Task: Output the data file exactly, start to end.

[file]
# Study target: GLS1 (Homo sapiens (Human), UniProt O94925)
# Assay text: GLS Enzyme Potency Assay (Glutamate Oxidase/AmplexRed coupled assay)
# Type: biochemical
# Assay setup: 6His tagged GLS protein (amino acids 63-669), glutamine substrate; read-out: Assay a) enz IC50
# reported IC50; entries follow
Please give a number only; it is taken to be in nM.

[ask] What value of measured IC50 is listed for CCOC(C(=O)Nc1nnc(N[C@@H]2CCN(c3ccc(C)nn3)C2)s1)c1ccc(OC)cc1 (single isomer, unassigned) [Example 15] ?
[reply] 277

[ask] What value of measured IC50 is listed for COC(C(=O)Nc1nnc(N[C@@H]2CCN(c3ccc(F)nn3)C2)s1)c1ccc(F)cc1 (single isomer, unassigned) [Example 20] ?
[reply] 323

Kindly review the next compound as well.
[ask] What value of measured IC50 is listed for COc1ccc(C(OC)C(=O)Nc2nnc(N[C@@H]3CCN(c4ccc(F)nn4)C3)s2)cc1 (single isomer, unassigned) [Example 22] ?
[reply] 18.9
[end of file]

# Study target: GLS1 (Homo sapiens (Human), UniProt O94925)
# Assay text: GLS Enzyme Potency Assay (Glutamate Oxidase/AmplexRed coupled assay)
# Type: biochemical
# Assay setup: 6His tagged GLS protein (amino acids 63-669), glutamine substrate; read-out: Assay a) enz IC50
# reported IC50; entries follow
Please give a number only; it is taken to be in nM.

[ask] What value of measured IC50 is listed for CCOC(C(=O)Nc1nnc(N[C@@H]2CCN(c3ccc(C)nn3)C2)s1)c1ccc(OC)cc1 (single isomer, unassigned) [Example 15] ?
[reply] 277

[ask] What value of measured IC50 is listed for COC(C(=O)Nc1nnc(N[C@@H]2CCN(c3ccc(F)nn3)C2)s1)c1ccc(F)cc1 (single isomer, unassigned) [Example 20] ?
[reply] 323

Kindly review the next compound as well.
[ask] What value of measured IC50 is listed for COc1ccc(C(OC)C(=O)Nc2nnc(N[C@@H]3CCN(c4ccc(F)nn4)C3)s2)cc1 (single isomer, unassigned) [Example 22] ?
[reply] 18.9